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I am a localization manager/translator and intercultural consultant living in Berlin (Germany), passionate about languages, cultures, diversity management, dancing and good movies.  

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Monday, March 31, 2014

Introducing the magic word for tricky situations: "Nice"

"How do I look with my new haircut/dress?"
"How did you find that friend of mine/my new boyfriend/my new girlfriend?"
"How it was the evening with XZ/at my place?"

We get asked questions like these from people we like / know good / know a little / care about / spend time together every day.

They look like very simple harmless questions, but most of the times they are not.
They imply that we have to take a stand about something, and sometimes we have to declare if we are for or against something or someone. Our answer matters. Our answer can even condition and damage our relationship with the person who is asking the question.

And here we are, dealing again with direct and indirect communication. Because it is not just a matter of intercultural communication, if you know what I mean.

If the person is looking great with the new haircut or the brand new dress, go for it and say it out loud.
If that friend of friends of yours is just amazing and you had the most interesting conversion of the last three months with him/her, be sure to say it out loud as well and if possible try to stay in touch with him/her. If your friend and his/her new boyfriend/girlfriend make you feel like falling in love immediately with someone only to be able to be in such a wonderful relationship, great.
If the evening with XZ just changed your life, wonderful. I am so happy for you because of it.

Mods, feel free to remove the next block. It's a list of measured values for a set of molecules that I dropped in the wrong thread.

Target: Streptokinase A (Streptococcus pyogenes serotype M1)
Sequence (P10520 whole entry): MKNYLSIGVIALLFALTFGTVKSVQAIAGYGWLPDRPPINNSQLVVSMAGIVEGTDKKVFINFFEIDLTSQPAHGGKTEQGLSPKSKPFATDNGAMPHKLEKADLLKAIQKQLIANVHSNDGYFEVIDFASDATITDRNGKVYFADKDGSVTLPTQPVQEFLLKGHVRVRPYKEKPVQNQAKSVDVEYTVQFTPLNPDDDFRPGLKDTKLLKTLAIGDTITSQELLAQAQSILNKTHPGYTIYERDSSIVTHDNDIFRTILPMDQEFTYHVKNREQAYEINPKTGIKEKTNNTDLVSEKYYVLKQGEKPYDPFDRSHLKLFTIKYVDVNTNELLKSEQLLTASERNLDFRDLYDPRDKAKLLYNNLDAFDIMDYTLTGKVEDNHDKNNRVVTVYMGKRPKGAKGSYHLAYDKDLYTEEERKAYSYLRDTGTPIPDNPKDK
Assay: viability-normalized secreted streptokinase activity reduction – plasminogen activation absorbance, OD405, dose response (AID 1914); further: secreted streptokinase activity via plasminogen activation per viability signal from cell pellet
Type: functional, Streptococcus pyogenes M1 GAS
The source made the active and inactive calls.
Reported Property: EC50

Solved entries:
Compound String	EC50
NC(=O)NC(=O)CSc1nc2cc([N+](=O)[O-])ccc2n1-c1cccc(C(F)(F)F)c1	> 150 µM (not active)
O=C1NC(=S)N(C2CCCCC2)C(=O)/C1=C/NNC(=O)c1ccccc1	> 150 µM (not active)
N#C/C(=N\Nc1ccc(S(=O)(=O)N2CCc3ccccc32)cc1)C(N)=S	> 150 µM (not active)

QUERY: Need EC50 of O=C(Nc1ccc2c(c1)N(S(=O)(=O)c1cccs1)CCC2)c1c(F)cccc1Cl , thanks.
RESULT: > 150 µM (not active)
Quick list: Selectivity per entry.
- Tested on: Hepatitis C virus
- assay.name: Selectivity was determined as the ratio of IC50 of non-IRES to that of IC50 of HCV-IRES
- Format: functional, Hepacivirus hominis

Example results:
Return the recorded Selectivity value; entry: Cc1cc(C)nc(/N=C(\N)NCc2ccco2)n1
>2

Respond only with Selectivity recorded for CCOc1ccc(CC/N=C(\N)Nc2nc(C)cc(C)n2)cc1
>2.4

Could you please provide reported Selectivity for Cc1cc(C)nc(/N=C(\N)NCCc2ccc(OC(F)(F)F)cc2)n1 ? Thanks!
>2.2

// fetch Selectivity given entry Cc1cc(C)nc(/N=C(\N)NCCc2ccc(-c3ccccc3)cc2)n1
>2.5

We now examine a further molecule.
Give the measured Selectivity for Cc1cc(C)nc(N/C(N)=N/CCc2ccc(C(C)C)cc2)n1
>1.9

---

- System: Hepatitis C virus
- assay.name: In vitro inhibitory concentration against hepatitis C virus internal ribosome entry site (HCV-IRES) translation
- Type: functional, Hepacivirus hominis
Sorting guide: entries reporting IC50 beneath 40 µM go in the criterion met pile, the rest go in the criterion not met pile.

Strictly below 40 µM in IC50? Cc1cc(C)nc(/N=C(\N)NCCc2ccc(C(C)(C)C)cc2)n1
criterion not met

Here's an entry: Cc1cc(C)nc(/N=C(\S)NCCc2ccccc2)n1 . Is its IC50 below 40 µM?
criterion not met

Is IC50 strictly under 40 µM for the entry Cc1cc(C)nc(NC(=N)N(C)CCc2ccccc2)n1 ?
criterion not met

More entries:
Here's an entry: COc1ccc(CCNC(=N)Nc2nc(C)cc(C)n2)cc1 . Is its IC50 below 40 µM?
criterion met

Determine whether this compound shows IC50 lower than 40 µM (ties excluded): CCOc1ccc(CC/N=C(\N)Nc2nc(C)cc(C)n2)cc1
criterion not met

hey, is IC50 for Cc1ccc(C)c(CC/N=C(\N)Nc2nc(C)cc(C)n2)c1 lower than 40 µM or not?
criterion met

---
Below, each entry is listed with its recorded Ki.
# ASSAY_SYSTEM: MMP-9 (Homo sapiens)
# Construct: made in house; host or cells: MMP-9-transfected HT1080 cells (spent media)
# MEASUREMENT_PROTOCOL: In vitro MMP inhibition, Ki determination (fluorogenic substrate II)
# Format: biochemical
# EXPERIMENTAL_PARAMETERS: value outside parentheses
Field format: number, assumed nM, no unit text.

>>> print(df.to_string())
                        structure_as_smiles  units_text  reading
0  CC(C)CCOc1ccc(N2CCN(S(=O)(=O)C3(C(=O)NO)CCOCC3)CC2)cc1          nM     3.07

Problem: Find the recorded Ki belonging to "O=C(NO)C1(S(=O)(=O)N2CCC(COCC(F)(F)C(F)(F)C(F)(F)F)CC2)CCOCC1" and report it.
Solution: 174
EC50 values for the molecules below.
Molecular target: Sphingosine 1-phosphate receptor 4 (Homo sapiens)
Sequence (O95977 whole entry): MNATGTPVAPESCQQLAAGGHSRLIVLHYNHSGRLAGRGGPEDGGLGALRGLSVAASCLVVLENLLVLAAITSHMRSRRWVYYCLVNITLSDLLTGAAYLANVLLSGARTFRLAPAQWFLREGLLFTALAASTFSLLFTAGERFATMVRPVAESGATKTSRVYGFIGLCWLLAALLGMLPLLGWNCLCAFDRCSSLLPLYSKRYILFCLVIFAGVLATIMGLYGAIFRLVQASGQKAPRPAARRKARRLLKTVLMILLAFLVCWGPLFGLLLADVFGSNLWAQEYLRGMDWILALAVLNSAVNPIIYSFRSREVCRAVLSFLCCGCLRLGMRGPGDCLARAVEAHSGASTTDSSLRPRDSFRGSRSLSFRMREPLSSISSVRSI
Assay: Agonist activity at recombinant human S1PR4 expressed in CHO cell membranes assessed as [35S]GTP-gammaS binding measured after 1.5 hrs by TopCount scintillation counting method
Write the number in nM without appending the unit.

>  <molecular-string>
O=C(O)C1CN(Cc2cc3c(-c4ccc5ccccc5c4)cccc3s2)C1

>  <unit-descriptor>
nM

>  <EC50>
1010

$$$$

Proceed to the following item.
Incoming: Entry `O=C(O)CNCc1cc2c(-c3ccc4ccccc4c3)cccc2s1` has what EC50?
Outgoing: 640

But what if none of this applies to your situation?
What if the new haircut is absolutely horrible? What if you just found the person an idiot or a boring interlocutor? What if you have the impression that your friend is going to be single again very soon? What if you spent the evening with XZ while just waiting for your pain to come to an end?

[The interesting haircut of Javier Bardem as the killer Anton Chigurh
in No Country for Old Men (2007) by Joel and Ethan Coen]

Do we have to be honest at any cost?
The answer is yes, and no.

Before taking a decision about that, in my humble opinion you should evaluate pros and cons and also consider with attention how important it is for the person to get an honest answer from you.
If the person is going to meet someone influential while wearing an inappropriate dress or with a terrible haircut, warn him or her about that. If you know that the person is going to wear the dress two times in  his/her whole life while buying groceries, it is not that relevant, after all.

If this friend of friends of yours should work together with you or spend a lot of time with you and your friends, you may or may not discuss the matter and say that you would prefer to spend a little less time with him or her or to work on your new project alone, for example.
If you are pretty sure that you are not going to see this person again anyway, why bother?

If your friend had relationship issues with former partners in the past, maybe you can try to discuss the matter, at your own risk. If your friend is strong enough to go on after one break up while still having trust in relationships, let him/her deal with the situation alone... 

If the evening with XZ or at your friend's place was a special one and you have a chance to influence how the next evening together is going to be, than you can talk about that. If you attended only for the love of the person asking the question, it could be unpleasant for the person to know that you were bored, tired, pissed of, angry or whatever.